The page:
Rape victims will be spared the trauma of giving evidence in court after the introduction of pre-recorded evidence at Norfolk courts.

New measures at Norwich and King's Lynn crown courts allow vulnerable victims and witnesses of sexual crimes and modern slavery to have their cross-examination video-recorded and played later during trial.

The recording takes place as close to the time of the offence as possible, while memories remain fresh, and helps victims avoid the stress of giving evidence in a live trial.

The national roll out of the tool, which was already operating at 26 crown courts, means it is now operating in courts across Norfolk, Suffolk, Essex and Cambridgeshire.

Justice secretary Brandon Lewis said it would spare victims the “additional trauma of testifying under the full glare of a courtroom”.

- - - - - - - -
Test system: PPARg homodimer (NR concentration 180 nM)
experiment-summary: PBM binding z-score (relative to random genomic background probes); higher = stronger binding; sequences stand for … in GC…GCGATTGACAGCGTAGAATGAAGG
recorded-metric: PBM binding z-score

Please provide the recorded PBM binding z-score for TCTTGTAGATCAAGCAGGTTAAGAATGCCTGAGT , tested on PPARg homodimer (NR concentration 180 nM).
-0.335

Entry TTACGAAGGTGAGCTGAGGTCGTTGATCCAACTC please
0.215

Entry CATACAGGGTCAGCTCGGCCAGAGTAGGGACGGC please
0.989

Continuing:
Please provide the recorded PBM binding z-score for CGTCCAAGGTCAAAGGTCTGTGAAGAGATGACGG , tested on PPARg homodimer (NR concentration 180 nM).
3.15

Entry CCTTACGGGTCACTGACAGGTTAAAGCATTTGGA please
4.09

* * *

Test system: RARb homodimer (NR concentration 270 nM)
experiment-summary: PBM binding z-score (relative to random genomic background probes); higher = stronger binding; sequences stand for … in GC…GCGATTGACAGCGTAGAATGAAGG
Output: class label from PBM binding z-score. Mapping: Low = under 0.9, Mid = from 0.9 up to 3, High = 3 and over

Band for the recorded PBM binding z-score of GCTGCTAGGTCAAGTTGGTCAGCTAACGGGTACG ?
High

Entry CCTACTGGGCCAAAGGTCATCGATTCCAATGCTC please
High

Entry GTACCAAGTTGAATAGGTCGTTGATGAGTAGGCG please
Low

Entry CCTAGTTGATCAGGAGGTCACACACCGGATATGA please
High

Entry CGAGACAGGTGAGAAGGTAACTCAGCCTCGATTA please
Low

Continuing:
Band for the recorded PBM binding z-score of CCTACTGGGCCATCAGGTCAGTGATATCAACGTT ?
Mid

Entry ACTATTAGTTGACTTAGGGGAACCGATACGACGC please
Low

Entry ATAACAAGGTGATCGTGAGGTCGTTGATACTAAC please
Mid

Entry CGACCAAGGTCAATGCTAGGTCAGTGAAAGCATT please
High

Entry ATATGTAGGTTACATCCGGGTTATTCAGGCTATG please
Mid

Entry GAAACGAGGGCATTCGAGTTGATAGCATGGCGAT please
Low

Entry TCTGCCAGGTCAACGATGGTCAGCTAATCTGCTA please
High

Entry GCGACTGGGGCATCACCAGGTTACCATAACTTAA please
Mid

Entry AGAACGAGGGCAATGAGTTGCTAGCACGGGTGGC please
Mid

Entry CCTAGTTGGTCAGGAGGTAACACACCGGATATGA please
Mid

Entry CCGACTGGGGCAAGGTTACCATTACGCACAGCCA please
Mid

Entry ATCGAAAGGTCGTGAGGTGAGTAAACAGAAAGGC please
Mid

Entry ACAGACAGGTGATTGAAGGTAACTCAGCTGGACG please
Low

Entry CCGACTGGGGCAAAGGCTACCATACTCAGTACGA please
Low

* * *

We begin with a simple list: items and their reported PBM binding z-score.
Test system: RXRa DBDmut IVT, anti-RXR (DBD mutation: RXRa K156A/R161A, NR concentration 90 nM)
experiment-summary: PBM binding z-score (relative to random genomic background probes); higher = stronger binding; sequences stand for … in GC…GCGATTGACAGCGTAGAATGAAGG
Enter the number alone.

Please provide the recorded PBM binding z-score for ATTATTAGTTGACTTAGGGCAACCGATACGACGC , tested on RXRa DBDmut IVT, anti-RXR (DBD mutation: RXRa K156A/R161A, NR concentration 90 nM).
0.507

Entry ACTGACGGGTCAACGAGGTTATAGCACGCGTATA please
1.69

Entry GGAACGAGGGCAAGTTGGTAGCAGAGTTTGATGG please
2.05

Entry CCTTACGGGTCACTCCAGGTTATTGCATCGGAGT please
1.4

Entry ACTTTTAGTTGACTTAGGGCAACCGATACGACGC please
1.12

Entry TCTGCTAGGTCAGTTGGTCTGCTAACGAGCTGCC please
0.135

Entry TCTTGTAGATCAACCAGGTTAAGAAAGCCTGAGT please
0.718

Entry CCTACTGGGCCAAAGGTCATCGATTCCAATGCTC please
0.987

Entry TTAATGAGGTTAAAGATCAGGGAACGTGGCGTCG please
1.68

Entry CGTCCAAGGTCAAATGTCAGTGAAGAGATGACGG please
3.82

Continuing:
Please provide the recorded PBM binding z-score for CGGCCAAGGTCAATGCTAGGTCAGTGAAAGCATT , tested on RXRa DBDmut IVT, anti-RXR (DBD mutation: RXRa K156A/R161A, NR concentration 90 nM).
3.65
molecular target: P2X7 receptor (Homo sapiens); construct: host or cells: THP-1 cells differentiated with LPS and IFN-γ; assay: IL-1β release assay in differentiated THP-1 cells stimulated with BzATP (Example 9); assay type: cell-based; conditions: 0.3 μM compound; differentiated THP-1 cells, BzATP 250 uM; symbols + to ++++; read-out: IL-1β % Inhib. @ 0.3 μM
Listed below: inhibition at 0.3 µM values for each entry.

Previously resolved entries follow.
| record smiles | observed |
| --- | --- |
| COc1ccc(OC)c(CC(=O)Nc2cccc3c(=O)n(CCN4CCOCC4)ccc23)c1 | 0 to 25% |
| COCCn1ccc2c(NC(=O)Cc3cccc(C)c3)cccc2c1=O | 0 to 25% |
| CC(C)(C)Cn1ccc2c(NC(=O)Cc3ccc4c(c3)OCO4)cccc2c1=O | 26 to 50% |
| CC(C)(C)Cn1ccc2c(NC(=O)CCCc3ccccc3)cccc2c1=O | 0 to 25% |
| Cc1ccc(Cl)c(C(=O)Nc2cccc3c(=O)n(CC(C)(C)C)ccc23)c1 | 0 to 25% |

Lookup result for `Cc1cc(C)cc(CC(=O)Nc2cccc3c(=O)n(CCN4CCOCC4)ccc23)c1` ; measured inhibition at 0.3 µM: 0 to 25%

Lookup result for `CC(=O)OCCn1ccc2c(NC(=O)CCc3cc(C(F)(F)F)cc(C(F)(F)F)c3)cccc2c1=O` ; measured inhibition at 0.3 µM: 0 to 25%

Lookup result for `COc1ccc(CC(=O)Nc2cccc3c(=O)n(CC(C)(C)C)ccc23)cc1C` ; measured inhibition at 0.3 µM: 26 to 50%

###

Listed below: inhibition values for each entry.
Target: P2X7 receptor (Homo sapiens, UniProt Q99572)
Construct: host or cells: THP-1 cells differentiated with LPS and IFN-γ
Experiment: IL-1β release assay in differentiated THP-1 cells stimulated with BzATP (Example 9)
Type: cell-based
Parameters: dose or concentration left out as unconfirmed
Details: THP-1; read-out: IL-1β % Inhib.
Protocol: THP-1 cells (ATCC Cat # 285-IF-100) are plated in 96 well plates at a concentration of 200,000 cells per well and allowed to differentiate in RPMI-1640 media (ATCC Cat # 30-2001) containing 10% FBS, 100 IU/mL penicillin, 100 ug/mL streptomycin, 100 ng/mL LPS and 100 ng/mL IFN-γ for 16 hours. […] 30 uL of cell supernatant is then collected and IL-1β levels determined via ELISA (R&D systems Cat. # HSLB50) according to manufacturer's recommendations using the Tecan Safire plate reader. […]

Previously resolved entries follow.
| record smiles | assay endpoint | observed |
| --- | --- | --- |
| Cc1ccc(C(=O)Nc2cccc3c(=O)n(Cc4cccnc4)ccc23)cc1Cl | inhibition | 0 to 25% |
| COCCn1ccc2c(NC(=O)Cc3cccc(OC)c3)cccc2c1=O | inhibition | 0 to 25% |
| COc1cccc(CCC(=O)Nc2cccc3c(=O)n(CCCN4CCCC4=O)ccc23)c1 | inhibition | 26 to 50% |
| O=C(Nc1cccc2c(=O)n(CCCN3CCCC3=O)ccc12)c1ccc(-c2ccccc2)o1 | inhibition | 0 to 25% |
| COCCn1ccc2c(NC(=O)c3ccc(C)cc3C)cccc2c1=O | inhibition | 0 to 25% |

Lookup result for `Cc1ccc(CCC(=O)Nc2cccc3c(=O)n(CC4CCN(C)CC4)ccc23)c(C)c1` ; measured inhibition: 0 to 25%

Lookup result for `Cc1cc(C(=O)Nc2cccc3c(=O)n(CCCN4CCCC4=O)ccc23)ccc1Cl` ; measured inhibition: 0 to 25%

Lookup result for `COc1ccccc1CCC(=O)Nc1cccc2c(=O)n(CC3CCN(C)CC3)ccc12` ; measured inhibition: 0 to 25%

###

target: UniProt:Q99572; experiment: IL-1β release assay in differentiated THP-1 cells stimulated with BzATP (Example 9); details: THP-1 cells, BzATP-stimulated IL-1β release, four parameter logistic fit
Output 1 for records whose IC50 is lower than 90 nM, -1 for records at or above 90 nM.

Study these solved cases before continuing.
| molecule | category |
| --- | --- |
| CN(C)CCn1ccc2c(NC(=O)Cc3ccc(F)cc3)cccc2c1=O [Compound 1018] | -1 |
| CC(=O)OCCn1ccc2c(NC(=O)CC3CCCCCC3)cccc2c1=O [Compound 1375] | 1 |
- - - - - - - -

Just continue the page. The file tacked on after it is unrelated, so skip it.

Any decision to pre-record evidence is made by a judge on a case-by-case basis.

Norfolk chief constable Paul Sanford has said more needed to be done to increase rape and sexual offence conviction rates and provide better support to victims.

Just under half of all women who reported rapes in Norfolk in 2020 later withdrew from the process while a quarter of cases fell through because of evidential difficulties.